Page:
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Oil be back – classic Scottish theatre production The Cheviot, the Stag, and the Black, Black Oil returns to play across venues in Inverness, Ullapool and Dornie as John McGrath's play follows original tour of small Highland venues and community halls


By Kyle Walker


SCOTTISH theatre doesn’t get much more Scottish than The Cheviot, the Stag, and the Black Black Oil.

The late John McGrath’s seminal theatre piece is one of the country’s most celebrated plays – its ceilidh-style storytelling discussing and deconstructing Scotland’s hidden history has made it a beloved text to many theatre lovers.

And this latest tour by National Theatre Scotland and Dundee Rep – following on from its 2016 revival and tour – sees The Cheviot returning to where it all began.

The companies are embarking on a tour of community halls and venues across the country, in the same way that The Cheviot did when it was first performed by the 7:84 Touring Theatre Company.

And for actor Jo Freer – who has been performing the Cheviot since its 2016 revival –returning to the show’s roots “feels right”.

“Weirdly when it was first discussed for tour, we in the cast were all excited that it did the Highland touring and it did the small-scale venues,” she explained.

“And at that time, for whatever reason, the Rep decided that it should play to more people – which was great, it hadn’t been out for 30 odd years so there was a lot of people who wanted to see it. But our desire as a company was that it went to the original places.”

And getting to bring the Cheviot’s story of Scotland – Jo describes it as a “story of capitalism” – to the areas that were directly affected by the historical events Cheviot highlights is a rare thrill for the actor.

The Cheviot, The Stag, and the Black, Black Oil. Picture: Tommy Ga-Ken Wan
The Cheviot, The Stag, and the Black, Black Oil. Picture: Tommy Ga-Ken Wan

“It’s a fascinating play to do as an actor because when you are telling a story so directly to an audience that...I know when people go to a theatre they want to see the play, but in this case people want to hear that story.

“Particularly with the beginnings of the story and the tales of the Highland clearances, you’re telling the story of people’s country through them, and that’s a really brilliant thing.

“Especially when we take it up to Shetland and Orkney and Skye and the places that were cleared, and the places that still has scattered stones and ruined crafting settlements – when you’re taking it to those people it’s really on their doorstep, it’s truly their story, a part of their history, maybe a part of their family’s history.”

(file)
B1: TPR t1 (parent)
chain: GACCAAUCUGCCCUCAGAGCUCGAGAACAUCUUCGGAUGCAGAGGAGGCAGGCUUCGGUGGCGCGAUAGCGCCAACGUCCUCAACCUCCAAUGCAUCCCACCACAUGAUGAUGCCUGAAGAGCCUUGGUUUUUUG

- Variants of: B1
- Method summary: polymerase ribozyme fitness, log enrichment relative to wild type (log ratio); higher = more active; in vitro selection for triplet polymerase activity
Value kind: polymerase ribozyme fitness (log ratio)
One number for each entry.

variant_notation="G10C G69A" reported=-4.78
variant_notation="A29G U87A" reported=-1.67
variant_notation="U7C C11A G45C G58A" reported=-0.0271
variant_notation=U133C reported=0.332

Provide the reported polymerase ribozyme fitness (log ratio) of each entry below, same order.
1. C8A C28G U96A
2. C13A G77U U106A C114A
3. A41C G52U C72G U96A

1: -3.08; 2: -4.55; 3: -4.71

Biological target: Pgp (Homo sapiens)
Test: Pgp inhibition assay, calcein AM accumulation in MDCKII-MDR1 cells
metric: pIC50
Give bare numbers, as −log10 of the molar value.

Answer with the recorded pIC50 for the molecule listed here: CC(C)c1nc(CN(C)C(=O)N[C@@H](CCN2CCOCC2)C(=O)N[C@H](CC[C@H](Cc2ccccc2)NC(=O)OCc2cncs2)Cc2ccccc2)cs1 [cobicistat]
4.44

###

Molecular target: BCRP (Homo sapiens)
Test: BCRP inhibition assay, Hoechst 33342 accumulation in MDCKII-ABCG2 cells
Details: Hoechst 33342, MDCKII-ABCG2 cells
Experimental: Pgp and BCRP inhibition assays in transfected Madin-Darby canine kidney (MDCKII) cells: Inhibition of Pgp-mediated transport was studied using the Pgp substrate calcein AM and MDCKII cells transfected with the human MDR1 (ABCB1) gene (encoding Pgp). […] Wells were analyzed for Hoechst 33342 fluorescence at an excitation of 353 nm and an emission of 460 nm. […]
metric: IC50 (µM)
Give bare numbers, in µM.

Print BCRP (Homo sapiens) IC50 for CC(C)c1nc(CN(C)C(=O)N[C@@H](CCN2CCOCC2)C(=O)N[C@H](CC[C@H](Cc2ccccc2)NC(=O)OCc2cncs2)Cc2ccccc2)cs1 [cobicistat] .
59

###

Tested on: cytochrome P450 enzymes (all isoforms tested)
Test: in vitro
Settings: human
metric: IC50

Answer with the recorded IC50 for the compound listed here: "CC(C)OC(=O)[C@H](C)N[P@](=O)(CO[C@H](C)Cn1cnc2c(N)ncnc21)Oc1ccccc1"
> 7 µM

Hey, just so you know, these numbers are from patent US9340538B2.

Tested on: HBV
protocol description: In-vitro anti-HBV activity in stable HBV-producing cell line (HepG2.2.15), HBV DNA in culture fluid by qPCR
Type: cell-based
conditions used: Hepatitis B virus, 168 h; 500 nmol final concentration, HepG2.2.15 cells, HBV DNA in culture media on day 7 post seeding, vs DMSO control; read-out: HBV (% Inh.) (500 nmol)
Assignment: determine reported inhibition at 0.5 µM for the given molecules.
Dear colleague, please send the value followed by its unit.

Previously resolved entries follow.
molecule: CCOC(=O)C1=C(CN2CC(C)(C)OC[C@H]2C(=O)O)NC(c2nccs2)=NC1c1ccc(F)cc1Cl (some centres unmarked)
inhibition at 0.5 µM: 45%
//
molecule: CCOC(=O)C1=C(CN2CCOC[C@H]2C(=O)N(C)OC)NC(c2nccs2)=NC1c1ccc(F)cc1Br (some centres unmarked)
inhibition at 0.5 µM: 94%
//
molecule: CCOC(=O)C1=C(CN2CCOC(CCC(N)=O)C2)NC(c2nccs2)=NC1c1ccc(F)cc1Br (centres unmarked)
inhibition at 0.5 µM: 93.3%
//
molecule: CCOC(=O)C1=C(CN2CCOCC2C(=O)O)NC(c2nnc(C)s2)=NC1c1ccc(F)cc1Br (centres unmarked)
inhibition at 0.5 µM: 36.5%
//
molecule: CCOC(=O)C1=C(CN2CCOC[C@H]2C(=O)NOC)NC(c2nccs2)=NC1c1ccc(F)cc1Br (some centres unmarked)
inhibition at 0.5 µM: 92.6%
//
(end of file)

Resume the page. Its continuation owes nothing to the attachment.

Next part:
Jo’s warmth and passion for The Cheviot marks a far cry from her original reaction to reading the text – back in her teenage years. “My initial connection to Cheviot was in my fifth year of Higher Drama – it was a set text – and I hated it!

“Because I didn’t understand it, and the reason I didn’t understand it is because I wasn’t taught any Scottish history so I had nothing, I had no anchor to pin it down to.

“I’ve still got my original script from when I was in fifth year of drama school, it’s still on my bookshelf – it’s very torn and tattered.”

You’re telling the story of people’s country through them, and that’s a really brilliant thing.

For Jo, it took a while to return to that old torn copy of the Cheviot to fully get to grips with it. “I went back to read it maybe 10 years ago. I didn’t know if I was going to be an actor, I didn’t know if I was going to go to drama school, and all that – so then I was like, ‘remember that weird kind of play, that dusty old thing’.

“And at that time, I was an adult starting to make my own decisions about what I thought politically and you know where my thoughts might go to in those places? So when I read it again I connected with it more.

“And then I went to Dundee as part of the ensemble, and Joe happened to be doing the Cheviot as part of that year that I was there. So it wasn’t like ‘Oh wow, I really want to be playing for that show Cheviot because I’ve got such a great connection to it,’ I was just there – I didn’t have an option!

“And it was literally the best thing that I’ve ever been part of!”

The Cheviot, the Stag, and the Black, Black Oil comes to Eden Court on Sunday, May 19 and Monday, May 20 before touring around the north – with dates at the Macphail Centre, Ullapool on Tuesday, May 28; and Dornie Village Hall on Wednesday, May 29. For full details, go to www.nationaltheatrescotland.com



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